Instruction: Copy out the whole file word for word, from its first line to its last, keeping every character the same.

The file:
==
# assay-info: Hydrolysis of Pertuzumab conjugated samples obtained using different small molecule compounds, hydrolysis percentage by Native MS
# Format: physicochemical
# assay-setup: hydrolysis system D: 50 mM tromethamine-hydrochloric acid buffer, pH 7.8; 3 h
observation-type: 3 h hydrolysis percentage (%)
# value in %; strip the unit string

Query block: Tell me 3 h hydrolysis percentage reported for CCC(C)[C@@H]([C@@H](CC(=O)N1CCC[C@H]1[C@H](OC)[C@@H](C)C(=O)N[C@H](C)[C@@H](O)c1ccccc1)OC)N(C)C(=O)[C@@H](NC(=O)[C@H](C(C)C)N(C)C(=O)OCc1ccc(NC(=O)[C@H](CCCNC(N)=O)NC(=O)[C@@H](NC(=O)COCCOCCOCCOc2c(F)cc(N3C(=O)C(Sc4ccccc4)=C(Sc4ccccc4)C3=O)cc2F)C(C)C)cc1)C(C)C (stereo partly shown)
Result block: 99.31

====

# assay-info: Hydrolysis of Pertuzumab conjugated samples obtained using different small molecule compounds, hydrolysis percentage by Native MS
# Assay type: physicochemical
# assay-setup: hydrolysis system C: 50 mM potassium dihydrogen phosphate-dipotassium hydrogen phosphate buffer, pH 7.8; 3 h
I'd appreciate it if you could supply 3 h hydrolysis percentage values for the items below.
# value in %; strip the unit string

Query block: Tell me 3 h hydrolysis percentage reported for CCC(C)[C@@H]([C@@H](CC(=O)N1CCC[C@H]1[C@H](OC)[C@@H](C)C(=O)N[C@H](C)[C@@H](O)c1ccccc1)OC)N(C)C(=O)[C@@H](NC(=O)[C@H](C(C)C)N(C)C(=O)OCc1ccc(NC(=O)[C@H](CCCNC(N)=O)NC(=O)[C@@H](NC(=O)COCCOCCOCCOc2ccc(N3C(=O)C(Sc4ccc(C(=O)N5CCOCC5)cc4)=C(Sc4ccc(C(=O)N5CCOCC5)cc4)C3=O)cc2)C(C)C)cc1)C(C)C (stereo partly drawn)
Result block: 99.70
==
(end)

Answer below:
# assay-info: Hydrolysis of Pertuzumab conjugated samples obtained using different small molecule compounds, hydrolysis percentage by Native MS
# Format: physicochemical
# assay-setup: hydrolysis system D: 50 mM tromethamine-hydrochloric acid buffer, pH 7.8; 3 h
observation-type: 3 h hydrolysis percentage (%)
# value in %; strip the unit string

Query block: Tell me 3 h hydrolysis percentage reported for CCC(C)[C@@H]([C@@H](CC(=O)N1CCC[C@H]1[C@H](OC)[C@@H](C)C(=O)N[C@H](C)[C@@H](O)c1ccccc1)OC)N(C)C(=O)[C@@H](NC(=O)[C@H](C(C)C)N(C)C(=O)OCc1ccc(NC(=O)[C@H](CCCNC(N)=O)NC(=O)[C@@H](NC(=O)COCCOCCOCCOc2c(F)cc(N3C(=O)C(Sc4ccccc4)=C(Sc4ccccc4)C3=O)cc2F)C(C)C)cc1)C(C)C (stereo partly shown)
Result block: 99.31

====

# assay-info: Hydrolysis of Pertuzumab conjugated samples obtained using different small molecule compounds, hydrolysis percentage by Native MS
# Assay type: physicochemical
# assay-setup: hydrolysis system C: 50 mM potassium dihydrogen phosphate-dipotassium hydrogen phosphate buffer, pH 7.8; 3 h
I'd appreciate it if you could supply 3 h hydrolysis percentage values for the items below.
# value in %; strip the unit string

Query block: Tell me 3 h hydrolysis percentage reported for CCC(C)[C@@H]([C@@H](CC(=O)N1CCC[C@H]1[C@H](OC)[C@@H](C)C(=O)N[C@H](C)[C@@H](O)c1ccccc1)OC)N(C)C(=O)[C@@H](NC(=O)[C@H](C(C)C)N(C)C(=O)OCc1ccc(NC(=O)[C@H](CCCNC(N)=O)NC(=O)[C@@H](NC(=O)COCCOCCOCCOc2ccc(N3C(=O)C(Sc4ccc(C(=O)N5CCOCC5)cc4)=C(Sc4ccc(C(=O)N5CCOCC5)cc4)C3=O)cc2)C(C)C)cc1)C(C)C (stereo partly drawn)
Result block: 99.70